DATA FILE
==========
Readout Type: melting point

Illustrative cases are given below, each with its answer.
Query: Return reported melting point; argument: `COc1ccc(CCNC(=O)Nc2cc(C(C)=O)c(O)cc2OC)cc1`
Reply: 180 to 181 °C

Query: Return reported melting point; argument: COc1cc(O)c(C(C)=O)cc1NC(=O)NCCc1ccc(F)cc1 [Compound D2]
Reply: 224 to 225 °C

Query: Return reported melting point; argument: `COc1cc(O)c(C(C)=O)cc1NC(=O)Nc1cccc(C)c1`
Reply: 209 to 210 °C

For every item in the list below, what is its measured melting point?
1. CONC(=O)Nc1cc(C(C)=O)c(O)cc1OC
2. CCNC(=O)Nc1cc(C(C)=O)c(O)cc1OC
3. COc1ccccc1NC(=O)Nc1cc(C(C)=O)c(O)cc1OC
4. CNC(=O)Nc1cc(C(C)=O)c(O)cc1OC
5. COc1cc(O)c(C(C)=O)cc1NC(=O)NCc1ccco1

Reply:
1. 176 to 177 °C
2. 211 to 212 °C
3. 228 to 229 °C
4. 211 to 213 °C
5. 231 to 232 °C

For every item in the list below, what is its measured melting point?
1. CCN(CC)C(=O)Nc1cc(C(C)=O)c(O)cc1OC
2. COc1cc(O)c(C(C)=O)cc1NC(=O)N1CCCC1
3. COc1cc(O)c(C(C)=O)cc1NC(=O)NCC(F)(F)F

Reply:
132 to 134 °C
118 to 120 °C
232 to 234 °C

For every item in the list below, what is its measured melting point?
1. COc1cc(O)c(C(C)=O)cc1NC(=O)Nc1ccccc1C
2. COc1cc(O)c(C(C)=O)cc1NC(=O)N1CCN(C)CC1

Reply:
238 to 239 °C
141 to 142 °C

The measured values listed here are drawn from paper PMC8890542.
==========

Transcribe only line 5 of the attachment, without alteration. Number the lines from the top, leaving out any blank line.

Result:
Query: Return reported melting point; argument: COc1cc(O)c(C(C)=O)cc1NC(=O)NCCc1ccc(F)cc1 [Compound D2]